OKRs are a popular and revolutionary way to create a comprehensive plan and achieve massive success.
OKR stands for Objectives and Key Results. It’s a unique way for individuals, teams, and team members to set challenging, ambitious, and measurable goals.
The features that set OKR apart from other goal-setting tools are
Objectives and Key Results (OKR) can be confusing because it’s a way to structure your goals, but it’s also a framework with many rules and best practices.
OKR is a proven way to focus everyone in your organization on the same overall objective.
Objectives and Key Results is a very powerful Time Management and Productivity technique.
How are Objectives and Key Results Constructed?
Here is the OKR Formula
OKRs usually start with an Objective and have three to five Key Results at the bottom.
You may also express an OKR as a statement:
I will achieve my [objective] as measured by my [key results].
For example, “We will be profitable with healthy cash flow by increasing sales 20%, reducing costs by 5%, and reducing due payments to 30 days.“
Guide To Objectives
Your objectives are what you must achieve, nothing more and nothing less. You should make them:
- and inspiring (if you can).
Properly created and executed, they protect against fuzzy thinking and inefficient execution.
Characteristics of Objectives
Objectives should be aligned, high impact, and time-bound.
Aligned: Always make sure the team objectives align with the organization’s ultimate goal. After you agree upon the company’s objectives, develop team objectives and team OKRs that align with company objectives.
High Impact: The highest impact Group Objectives should always be the ones that, if achieved, are likely to have an enormous impact across the entire organization. Achieving any objectives at the group and company levels are both causes for celebration!
Time-bound: Keeping Group Objectives within a short and tight timeframe helps keep you on track. A short time frame allows you to see what works and what doesn’t quickly. You can also change course in a new cycle if your Group Objectives aren’t contributing to your Company’s OKRs.
Characteristics of Key Results
With a key result, you either meet the requirements or don’t. The objectives stay the same, but the key results change as the project progresses. When you’ve met all key results, you meet the objective.
Key results should be high impact, specific, time-bound, realistic, and within influence.
High Impact: The Group Key Results should reflect a major change so that the rest of your organization will take notice if you achieve 70 to 80% of your target. These are sometimes called stretch goals because they stretch your abilities to the limit. Aim high when you set goals. Easy goals don’t challenge you.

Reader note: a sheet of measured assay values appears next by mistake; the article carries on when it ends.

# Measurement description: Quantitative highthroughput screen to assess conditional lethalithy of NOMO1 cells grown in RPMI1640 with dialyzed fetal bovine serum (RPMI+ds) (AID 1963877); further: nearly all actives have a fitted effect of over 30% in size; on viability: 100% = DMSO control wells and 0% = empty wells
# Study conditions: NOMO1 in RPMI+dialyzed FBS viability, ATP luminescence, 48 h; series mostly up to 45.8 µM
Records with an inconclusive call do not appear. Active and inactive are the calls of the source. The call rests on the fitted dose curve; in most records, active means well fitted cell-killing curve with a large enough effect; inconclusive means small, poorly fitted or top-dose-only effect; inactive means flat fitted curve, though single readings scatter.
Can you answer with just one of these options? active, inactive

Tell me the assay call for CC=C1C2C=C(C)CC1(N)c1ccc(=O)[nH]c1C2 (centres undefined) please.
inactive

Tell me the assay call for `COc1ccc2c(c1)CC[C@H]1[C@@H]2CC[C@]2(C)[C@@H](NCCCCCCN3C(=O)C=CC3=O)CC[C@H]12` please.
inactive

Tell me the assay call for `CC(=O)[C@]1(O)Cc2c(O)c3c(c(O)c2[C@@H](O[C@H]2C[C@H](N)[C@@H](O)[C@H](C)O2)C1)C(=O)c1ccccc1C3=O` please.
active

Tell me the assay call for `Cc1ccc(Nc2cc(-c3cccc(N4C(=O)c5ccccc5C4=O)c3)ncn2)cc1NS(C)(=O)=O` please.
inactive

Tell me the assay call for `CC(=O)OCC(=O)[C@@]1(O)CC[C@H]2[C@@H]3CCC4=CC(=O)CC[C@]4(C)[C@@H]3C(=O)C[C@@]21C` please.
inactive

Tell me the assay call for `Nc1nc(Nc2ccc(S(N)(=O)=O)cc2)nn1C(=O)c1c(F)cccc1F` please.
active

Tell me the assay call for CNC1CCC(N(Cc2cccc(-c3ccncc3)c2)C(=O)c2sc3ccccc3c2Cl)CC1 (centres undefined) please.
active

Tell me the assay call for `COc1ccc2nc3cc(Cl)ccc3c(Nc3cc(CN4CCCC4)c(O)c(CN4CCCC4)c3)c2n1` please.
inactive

Specific: Group Key Results should have a clear scope and focus. The Company Key Results measure broad metrics, but the Group Key Results measure granular stuff, like product sales.
Time-bound: Set Key results so you target completion in 3 months or less. The key results have a shorter time frame so you evaluate progress and adjust.
Realistic: Plan your key results to balance between challenging to stretch your abilities, but not unrealistic. Estimate what you may accomplish and add 15%. You should be evaluating your progress frequently and making adjustments to your key results targets.
Within Influence: Group key results are always things you can influence but don’t do. For example, writing ten blog posts is a bad key result because it’s something you do. A good key result might be 1,000 views in a month for a blog post. The blogger can only influence but not control how many views the post will get.
Key Components of OKRs
OKR begins with top management identifying strategic objectives for the organization or project.
Objectives determine the company’s direction. Since company objectives are long-term, they usually last a year or more. Objectives are what your company wants to accomplish in the next 12 plus months.
You need everyone’s input when deciding what you want to accomplish in the next 12 months. It’s best to start with an OKR workshop where all key stakeholders for company strategy first ask and then get feedback from employees on what they think should be top priorities. Incorporate the input into the existing company strategy and break it down into 3 to 5 OKRs.
You might use post-it notes, collaborative documents, or even a whiteboard to collect and organize your ideas. This exercise aims to figure out what the organization should accomplish by the next year.
Teams then identify Key Results that contribute to one or more of the overall Objectives.
Setting Team and Individual OKRs
OKRs tell what tactics teams and individuals will employ and what results they’ll need to achieve to help the organization achieve its long-term goals.
Link OKRs for teams to the company’s vision and focus on the improvements that the team can deliver in a quarter.
They keep you working on the important things and tell you what to put off or ignore.
Update OKRs regularly and talk about your team’s OKRs in your weekly or bi-weekly meetings to stay on track.
OKRs give each team and individual direction and a sense of accomplishment. You can also use them as a reason not to do stuff that’s not on your OKR list.
Create OKRs as if that’s all you’ll be doing that quarter, and your OKR program will succeed while helping the organization realize its strategic goals.
Having a clear outcome-driven focus helps everyone prioritize their tasks and understand how their work impacts the overall vision.
Track the progress on the Key Results and discuss them weekly to promote better initiative prioritization. If a team writes good OKRs that are outcome-focused, they’ll never need (or be able to meet) more than three per quarter.
Set Good OKRs With Examples
Now that you’ve learned how to structure an OKR and what a good OKR looks like let’s look at how OKR works in practice.
First, Choose Your Ultimate Objective
Starting with your ultimate objective is usually a good idea. The guiding beacon for your entire organization will be that ultimate objective.
You may build your Ultimate Objective by looking at your goal and vision. Walmart, for example, aspires to be the world’s largest retailer.
Its goal is to assist people in saving money to live better lives. They would construct the Ultimate Objective, which would be to become the global leader in retailing by saving people money to live better.